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Review: No-Sew Knits

No-Sew Knits_001

First, the facts:

Title: No-Sew Knits: 20 Flattering, Finish-Free Garments

Author: Kristen TenDyke

Published by: Interweave Press, 2014

Pages: 175

Type: Patterns


1. The Basics
2. Interchangeable Stitch Patterns
3. Lace
4. Cables

KS; No-Sew Knits

The In-Depth Look:

A new book from Kristen TenDyke (author of Finish-Free Knits), this time focusing on handknit sweaters that don’t require you to sew anything together.

She says the book was inspired by the knitters who came to her book signings, whose most often asked question was “what is the easiest pattern?”—a question she kept in mind while putting this new book together.

Here she provides 20 sweater designs, many with options for customizing them to meet not only your needs, but your skill level. While this book is by no means limited to beginners, she has kept them in mind by making sure the instructions are accessible to everyone. The easier patterns are near the front of each chapter, list the necessary techniques at the beginning of each pattern, and try to avoid the dreaded “and at the same time” throughout.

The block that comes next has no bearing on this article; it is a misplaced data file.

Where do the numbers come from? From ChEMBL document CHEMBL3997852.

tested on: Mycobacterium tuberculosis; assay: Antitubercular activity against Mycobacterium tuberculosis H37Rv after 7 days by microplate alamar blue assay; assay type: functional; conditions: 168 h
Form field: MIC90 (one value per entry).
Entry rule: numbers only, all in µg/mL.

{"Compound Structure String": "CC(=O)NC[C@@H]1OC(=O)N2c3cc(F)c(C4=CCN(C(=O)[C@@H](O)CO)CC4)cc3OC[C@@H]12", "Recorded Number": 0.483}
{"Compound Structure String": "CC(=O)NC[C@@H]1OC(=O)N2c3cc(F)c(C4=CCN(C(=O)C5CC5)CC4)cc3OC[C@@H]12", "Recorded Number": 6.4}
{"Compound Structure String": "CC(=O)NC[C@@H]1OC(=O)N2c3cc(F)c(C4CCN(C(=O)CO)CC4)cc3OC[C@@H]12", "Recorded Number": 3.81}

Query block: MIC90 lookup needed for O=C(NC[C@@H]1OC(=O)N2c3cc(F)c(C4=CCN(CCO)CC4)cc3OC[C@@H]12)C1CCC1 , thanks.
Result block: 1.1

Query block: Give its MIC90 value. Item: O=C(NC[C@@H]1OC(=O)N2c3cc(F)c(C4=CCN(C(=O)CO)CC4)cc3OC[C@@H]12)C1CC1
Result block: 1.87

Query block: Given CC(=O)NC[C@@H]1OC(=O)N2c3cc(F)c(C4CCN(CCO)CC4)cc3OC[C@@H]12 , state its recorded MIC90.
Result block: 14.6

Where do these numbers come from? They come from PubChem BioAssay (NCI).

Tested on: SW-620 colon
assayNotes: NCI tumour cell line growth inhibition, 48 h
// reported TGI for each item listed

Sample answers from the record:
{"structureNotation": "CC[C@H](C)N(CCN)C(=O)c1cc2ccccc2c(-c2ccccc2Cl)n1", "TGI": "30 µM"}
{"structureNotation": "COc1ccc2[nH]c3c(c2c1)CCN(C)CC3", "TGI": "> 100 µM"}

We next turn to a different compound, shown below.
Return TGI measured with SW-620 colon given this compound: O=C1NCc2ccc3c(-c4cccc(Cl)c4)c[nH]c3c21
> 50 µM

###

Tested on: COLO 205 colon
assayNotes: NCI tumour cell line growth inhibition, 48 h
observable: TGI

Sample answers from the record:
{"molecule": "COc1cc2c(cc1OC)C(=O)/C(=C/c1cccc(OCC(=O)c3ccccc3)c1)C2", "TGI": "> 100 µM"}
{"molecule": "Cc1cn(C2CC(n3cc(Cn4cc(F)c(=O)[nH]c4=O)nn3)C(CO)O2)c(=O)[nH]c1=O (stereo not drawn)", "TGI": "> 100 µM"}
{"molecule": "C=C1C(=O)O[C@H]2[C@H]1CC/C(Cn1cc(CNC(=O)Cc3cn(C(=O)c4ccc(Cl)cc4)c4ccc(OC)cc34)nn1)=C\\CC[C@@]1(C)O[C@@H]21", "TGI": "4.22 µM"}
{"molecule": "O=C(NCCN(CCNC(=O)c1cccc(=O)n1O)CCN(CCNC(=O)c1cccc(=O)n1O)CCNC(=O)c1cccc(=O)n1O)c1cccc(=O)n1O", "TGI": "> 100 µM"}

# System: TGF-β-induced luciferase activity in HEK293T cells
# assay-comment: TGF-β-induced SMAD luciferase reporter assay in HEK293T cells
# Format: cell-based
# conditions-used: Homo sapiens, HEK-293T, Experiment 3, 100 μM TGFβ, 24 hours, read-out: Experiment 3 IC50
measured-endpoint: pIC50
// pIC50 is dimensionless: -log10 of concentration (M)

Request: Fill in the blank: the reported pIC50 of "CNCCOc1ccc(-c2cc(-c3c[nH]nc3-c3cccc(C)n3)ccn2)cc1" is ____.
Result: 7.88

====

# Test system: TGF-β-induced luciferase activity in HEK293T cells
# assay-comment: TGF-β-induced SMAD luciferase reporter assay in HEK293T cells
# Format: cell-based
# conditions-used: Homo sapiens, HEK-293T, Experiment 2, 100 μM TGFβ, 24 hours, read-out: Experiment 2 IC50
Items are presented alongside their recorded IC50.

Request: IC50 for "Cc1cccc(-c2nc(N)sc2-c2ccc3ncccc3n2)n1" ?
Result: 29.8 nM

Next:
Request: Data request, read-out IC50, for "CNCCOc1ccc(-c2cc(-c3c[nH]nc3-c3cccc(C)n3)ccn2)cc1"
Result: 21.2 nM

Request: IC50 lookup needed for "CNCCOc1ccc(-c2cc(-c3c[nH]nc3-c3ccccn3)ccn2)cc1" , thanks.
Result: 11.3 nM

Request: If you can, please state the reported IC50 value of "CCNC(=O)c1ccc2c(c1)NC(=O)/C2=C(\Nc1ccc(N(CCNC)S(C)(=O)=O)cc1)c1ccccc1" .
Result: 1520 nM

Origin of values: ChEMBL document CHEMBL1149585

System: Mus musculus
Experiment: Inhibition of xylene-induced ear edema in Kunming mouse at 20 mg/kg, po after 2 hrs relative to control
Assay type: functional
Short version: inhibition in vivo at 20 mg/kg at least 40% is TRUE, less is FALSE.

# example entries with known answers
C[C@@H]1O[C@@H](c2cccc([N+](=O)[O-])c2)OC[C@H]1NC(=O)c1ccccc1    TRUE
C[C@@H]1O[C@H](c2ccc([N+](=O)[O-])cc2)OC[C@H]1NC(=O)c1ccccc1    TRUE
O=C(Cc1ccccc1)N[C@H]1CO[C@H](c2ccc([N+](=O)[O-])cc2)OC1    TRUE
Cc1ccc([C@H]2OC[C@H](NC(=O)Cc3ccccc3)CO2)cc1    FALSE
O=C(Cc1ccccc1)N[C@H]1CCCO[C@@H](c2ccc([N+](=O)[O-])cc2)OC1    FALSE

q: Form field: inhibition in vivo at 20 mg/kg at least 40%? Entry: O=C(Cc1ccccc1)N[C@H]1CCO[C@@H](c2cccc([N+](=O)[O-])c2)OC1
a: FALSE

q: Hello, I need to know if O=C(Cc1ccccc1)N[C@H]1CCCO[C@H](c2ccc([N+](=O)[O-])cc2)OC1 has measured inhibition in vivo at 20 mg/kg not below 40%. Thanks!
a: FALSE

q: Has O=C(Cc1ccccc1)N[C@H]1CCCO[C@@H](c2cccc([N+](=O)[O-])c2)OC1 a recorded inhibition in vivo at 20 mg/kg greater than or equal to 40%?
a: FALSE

The first chapter, “The Basics,” is filled with four basic sweater constructions in familiar stitch patterns. “Interchangeable Stitch Patterns” covers exactly that—patterns that can use any of six different stitch patterns, so you can customize to your heart’s content. “Lace” and “Cables” are obviously filled with sweaters in those stitch patterns.

Throughout the book, there are periodic tips to help you on your way, whether you’re an experienced knitter or not. She also takes entire pages to discuss certain techniques with all their advantages and disadvantages. Picking up stitches. Edging. Provisional cast-ons. Seamless set-in sleeve caps. Bust darts. … You get the idea.

The designs themselves are all for sweaters, and all have just enough going on to be interesting to knit without being overly difficult or too impractical to wear. I liked her conversational asides about why certain design choices were made, or how to modify things. She’s giving you the tools you need to make educated choices about whether you follow her pattern or make changes to suit yourself. And the idea of an entire chapter with interchangeable stitch patterns? Genius!

All in all, a great book with good designs and helpful information. You can get your copy here at Amazon.com!

Want to see bigger pictures? Click here.

This review copy was kindly donated by Interweave Press. Thank you!

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